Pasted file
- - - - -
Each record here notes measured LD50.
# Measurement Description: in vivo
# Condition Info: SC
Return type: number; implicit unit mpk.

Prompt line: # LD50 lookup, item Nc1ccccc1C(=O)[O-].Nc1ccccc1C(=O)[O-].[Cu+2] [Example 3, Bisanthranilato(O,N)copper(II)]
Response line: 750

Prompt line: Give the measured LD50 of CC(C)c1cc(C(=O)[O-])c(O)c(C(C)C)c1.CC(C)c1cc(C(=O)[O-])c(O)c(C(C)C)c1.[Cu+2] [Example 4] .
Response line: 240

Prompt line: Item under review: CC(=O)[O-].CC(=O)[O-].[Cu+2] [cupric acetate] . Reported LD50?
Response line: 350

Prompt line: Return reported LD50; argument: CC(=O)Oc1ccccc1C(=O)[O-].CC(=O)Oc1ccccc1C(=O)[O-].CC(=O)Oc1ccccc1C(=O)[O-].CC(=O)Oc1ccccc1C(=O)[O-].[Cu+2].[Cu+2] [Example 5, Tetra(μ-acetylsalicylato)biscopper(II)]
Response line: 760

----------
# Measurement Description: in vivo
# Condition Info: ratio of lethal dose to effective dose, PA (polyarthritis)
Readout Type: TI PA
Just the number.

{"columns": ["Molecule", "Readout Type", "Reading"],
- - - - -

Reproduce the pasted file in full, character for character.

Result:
Each record here notes measured LD50.
# Measurement Description: in vivo
# Condition Info: SC
Return type: number; implicit unit mpk.

Prompt line: # LD50 lookup, item Nc1ccccc1C(=O)[O-].Nc1ccccc1C(=O)[O-].[Cu+2] [Example 3, Bisanthranilato(O,N)copper(II)]
Response line: 750

Prompt line: Give the measured LD50 of CC(C)c1cc(C(=O)[O-])c(O)c(C(C)C)c1.CC(C)c1cc(C(=O)[O-])c(O)c(C(C)C)c1.[Cu+2] [Example 4] .
Response line: 240

Prompt line: Item under review: CC(=O)[O-].CC(=O)[O-].[Cu+2] [cupric acetate] . Reported LD50?
Response line: 350

Prompt line: Return reported LD50; argument: CC(=O)Oc1ccccc1C(=O)[O-].CC(=O)Oc1ccccc1C(=O)[O-].CC(=O)Oc1ccccc1C(=O)[O-].CC(=O)Oc1ccccc1C(=O)[O-].[Cu+2].[Cu+2] [Example 5, Tetra(μ-acetylsalicylato)biscopper(II)]
Response line: 760

----------
# Measurement Description: in vivo
# Condition Info: ratio of lethal dose to effective dose, PA (polyarthritis)
Readout Type: TI PA
Just the number.

{"columns": ["Molecule", "Readout Type", "Reading"],